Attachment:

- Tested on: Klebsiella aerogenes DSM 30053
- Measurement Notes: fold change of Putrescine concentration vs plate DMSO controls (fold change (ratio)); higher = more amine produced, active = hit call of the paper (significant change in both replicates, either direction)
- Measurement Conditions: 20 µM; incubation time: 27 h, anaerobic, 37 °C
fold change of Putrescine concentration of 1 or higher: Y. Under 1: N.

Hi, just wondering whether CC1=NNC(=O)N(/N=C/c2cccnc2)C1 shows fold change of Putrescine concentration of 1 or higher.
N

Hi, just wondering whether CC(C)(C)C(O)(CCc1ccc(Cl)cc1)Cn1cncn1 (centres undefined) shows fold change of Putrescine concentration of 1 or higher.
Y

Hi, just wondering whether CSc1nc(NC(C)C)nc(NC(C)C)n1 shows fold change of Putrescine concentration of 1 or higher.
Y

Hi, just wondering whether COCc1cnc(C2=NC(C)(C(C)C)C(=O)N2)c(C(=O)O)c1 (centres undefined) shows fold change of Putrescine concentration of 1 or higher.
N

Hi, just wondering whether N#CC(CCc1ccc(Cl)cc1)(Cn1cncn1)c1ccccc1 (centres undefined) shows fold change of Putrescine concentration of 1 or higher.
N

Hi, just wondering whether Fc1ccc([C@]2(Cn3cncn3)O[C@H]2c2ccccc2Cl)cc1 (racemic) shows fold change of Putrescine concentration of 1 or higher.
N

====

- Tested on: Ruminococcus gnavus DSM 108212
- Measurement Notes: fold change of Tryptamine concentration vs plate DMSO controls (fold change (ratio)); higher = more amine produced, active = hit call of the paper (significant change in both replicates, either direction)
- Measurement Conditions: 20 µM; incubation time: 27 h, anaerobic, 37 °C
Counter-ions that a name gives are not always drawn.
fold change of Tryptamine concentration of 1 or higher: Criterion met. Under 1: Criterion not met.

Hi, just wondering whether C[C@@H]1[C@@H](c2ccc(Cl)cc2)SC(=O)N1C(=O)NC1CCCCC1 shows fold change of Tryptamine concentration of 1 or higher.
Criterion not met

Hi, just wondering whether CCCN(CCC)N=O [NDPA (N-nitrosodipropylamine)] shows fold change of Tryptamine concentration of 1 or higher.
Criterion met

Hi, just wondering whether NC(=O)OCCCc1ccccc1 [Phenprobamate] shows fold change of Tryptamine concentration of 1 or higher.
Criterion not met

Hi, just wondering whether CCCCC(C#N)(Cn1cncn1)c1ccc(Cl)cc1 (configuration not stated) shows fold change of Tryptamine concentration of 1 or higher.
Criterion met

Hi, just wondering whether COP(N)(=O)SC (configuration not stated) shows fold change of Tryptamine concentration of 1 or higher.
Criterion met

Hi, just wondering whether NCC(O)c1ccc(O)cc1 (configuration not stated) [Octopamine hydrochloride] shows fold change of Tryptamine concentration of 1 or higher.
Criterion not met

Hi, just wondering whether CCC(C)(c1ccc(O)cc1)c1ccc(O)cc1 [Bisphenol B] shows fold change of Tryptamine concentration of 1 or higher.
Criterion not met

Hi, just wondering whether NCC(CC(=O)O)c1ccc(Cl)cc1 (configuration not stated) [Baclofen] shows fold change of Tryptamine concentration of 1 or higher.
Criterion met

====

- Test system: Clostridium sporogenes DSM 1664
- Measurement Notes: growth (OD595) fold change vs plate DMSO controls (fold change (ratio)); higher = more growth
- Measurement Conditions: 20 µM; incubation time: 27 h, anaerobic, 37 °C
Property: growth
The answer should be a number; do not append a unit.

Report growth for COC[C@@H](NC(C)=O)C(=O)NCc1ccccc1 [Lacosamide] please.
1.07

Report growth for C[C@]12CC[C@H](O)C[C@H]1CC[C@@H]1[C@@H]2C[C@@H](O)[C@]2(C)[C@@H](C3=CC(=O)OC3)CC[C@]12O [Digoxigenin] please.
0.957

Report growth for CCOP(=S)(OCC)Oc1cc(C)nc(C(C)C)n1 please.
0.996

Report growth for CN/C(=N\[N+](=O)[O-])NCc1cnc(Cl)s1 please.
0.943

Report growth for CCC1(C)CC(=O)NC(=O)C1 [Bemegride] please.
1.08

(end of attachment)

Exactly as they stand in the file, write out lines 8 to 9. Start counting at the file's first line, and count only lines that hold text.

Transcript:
Y

Hi, just wondering whether CSc1nc(NC(C)C)nc(NC(C)C)n1 shows fold change of Putrescine concentration of 1 or higher.